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"Traditional Neighborhood Design" Means Better Planning


Part of the LandWatch mission is to create stronger communities and to prevent urban sprawl. That does not equate to a “no growth” philosophy. As growth occurs, it needs to be done well, which means that we need strong and effective policies to guide future development. LandWatch knows that good planning pays off—in terms of our economy and social equity, as well as in terms of environmental protection.

LandWatch is particularly proud when we can work with the development community to make new growth better. One fruitful area for collaboration is what is known as the “New Urbanism,” or “Traditional Neighborhood Design.” These phrases describe a type of development that has the following characteristics:

  • More efficient land use, minimizing agricultural land lost to urban development.

  • Compact and pedestrian-friendly neighborhoods.

  • Higher density residential uses surrounding retail, recreational, and governmental uses.

  • Appropriate public amenities and design to assure that higher density neighborhoods do not create overcrowded or undesirable conditions.

  • A physical design that will reduce the number of vehicle trips generated by the new development.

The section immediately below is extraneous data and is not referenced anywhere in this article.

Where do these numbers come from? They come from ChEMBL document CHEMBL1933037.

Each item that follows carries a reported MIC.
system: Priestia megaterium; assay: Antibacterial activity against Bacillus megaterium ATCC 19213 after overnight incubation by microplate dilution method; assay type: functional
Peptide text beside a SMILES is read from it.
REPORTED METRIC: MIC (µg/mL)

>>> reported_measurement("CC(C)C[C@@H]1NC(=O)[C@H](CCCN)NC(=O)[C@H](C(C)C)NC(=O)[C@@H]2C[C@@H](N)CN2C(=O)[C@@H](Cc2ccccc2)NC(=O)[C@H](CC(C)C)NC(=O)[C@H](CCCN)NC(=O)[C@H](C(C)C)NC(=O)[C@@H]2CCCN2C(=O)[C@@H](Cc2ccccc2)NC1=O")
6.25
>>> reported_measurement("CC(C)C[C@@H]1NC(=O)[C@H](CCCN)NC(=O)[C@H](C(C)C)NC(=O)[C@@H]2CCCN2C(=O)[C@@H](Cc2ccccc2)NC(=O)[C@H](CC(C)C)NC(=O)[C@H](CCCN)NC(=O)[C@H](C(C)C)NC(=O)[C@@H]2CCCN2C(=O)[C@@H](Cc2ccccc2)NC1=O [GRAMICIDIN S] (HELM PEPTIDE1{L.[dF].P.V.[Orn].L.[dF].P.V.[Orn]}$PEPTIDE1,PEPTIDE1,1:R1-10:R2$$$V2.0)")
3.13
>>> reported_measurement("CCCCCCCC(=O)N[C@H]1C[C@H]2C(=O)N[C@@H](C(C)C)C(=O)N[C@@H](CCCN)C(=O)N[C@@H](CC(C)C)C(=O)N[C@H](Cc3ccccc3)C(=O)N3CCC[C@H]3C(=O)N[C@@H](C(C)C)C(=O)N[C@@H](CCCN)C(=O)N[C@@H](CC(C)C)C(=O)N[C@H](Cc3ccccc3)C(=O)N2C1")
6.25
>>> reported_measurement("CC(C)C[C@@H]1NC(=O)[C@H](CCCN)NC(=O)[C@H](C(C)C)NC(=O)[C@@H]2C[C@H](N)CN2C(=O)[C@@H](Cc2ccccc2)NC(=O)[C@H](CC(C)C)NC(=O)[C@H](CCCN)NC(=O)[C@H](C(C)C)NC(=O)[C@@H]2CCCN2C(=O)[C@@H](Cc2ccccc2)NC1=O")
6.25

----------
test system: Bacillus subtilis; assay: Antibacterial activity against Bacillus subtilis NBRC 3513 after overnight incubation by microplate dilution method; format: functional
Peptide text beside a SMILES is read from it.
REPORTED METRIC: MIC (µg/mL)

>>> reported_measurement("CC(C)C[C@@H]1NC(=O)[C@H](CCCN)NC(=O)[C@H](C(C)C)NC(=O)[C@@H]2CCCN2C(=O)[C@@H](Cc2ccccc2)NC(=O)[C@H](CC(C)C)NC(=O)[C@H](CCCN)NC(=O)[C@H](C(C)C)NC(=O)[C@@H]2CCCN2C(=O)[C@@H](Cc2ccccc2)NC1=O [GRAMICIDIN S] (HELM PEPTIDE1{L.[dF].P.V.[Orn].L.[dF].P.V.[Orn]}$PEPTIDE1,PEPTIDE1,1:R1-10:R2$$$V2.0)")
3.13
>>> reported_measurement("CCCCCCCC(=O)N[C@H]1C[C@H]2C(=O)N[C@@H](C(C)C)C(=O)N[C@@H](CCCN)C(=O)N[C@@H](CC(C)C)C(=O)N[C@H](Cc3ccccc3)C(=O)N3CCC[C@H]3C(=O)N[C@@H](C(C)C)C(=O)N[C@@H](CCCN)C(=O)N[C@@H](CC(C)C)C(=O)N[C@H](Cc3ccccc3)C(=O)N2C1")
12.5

• Traffic circulation designs that utilize shorter street lengths in a grid-like pattern, to promote better traffic flow, and to allow for narrow, more efficient street widths.

  • A mixture of housing types that will result in neighborhoods of diverse economic background, rather than segregating different economic groups in isolated neighborhoods.

Many progressive developers are beginning to utilize these “Traditional Neighborhood Design” principles. * Watch for them in your community! In fact, LandWatch suggests that you demand that your community begin utilizing these good planning principles whenever a new development is proposed.

Bigger is not always better for our communities. But if our communities do make the decision to get bigger, we need to make sure that they get better at the same time!

*LandWatch and Creekbridge Homes, in Salinas, jointly urged the incorporation of Traditional Neighborhood Design principles into the Salinas General Plan Update. Get the full story here.

posted 10/02/02

LandWatch's mission is to protect Monterey County's future by addressing climate change, community health, and social inequities in housing and infrastructure. By encouraging greater public participation in planning, we connect people to government, address human needs and inspire conservation of natural resources.



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Salinas, CA 93902-1876

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